Posted in news by admin on June 29th, 2012 No Comments »

Walden School Teacher Training Intensive


Pat Plude, me, and Pam Quist

What a great experience! I could have stayed another month, but hopefully will return next summer for level 2. Pat Plude and Pam Quist (both professors at Santa Clara University), along with other amazing faculty and administrators, ran the Walden TTI as an incredibly well-structured, week-long intensive, leaving enough time for activities such as mountain-climbing, swimming, ping-pong, and late-night partying. It was an approach to music teaching with an eye toward creativity and play: discover, drill, create! I also made lots of terrific friends.

Posted in news by admin on August 19th, 2011 No Comments »

Deutschland!

CD cover

What a great trip. Munich and Berlin were great places to visit.  I found myself sitting in on a practice session with a Javanese gamelan one night in the musical instruments collection of the Münchner Stadtmuseum. They were short quite a few members that night, so we got to talking….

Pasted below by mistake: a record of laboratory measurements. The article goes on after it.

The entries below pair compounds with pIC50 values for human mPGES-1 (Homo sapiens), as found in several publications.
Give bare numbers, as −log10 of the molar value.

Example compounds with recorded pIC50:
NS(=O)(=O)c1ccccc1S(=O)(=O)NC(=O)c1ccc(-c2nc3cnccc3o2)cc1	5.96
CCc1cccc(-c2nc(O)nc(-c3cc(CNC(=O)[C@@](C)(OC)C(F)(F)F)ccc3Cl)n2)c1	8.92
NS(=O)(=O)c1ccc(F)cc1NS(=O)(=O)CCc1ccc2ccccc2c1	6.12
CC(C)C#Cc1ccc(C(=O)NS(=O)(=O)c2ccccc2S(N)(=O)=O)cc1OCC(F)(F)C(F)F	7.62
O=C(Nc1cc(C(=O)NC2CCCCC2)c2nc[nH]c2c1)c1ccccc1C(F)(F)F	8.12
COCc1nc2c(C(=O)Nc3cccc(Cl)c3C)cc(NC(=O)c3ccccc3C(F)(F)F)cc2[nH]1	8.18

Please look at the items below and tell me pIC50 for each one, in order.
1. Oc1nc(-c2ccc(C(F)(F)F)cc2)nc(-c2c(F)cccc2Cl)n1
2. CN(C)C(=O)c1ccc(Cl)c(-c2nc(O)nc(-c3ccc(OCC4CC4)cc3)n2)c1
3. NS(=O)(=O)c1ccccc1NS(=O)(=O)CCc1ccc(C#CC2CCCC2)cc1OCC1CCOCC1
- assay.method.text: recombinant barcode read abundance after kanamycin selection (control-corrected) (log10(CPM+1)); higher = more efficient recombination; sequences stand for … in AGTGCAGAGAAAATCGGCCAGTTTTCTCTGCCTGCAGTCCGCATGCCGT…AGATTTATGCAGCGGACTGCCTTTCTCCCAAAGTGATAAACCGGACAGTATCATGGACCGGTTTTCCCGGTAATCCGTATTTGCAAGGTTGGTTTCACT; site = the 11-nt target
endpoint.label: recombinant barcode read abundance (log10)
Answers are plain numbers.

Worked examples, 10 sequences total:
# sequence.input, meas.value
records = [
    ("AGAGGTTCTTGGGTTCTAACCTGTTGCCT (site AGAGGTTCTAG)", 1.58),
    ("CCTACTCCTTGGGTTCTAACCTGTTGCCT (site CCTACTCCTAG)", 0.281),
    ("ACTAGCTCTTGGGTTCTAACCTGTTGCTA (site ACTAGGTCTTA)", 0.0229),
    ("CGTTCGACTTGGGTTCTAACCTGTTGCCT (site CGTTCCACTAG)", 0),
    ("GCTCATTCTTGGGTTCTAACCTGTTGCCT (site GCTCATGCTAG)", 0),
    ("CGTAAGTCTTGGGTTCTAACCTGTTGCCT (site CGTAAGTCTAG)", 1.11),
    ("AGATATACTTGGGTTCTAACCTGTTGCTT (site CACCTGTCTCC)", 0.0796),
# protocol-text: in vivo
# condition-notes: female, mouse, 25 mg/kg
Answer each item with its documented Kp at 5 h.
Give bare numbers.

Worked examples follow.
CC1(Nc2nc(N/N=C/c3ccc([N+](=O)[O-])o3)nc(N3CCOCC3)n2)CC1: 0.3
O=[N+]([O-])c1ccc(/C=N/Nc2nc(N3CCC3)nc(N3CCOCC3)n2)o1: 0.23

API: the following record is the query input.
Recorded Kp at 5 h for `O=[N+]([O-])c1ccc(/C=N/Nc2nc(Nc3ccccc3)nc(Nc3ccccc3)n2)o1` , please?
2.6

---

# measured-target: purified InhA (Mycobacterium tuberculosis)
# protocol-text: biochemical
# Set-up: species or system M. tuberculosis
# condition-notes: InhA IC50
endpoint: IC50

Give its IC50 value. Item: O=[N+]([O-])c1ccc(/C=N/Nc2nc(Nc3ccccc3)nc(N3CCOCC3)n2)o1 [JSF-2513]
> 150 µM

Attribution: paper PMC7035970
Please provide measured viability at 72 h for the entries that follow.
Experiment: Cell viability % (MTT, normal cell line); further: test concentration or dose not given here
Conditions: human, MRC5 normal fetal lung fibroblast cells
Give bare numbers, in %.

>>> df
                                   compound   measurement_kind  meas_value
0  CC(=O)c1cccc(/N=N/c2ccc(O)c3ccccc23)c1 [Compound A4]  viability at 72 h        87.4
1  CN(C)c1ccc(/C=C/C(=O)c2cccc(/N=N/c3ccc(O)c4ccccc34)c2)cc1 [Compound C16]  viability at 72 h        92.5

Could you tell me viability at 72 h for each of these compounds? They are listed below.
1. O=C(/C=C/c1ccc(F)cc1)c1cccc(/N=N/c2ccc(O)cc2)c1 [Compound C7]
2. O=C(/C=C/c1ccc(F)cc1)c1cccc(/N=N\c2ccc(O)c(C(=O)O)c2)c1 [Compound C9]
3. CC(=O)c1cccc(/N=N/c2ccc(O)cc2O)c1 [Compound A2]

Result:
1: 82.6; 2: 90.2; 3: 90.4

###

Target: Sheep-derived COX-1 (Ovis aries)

The high point was Darmstadt, though. Michael and Wiltrud Veit hosted me for four nights altogether, and couldn’t have been more gracious, generous, easy-going, and entertaining. Michael is the principal cellist with the Staatsorchester and one of the primary organizing forces behind Ensemble Soli fan tutti’s composition competition, and Willi is an astounding pianist and educator. I had the best time with them discussing music, eating and drinking. Daniel Shapiro, another American composer, also stayed a night or two at the Veit’s. Dan makes an incredible polenta, and we ate and drank well. We also toured the outlying towns, including Heidelberg, where Willi’s parents live.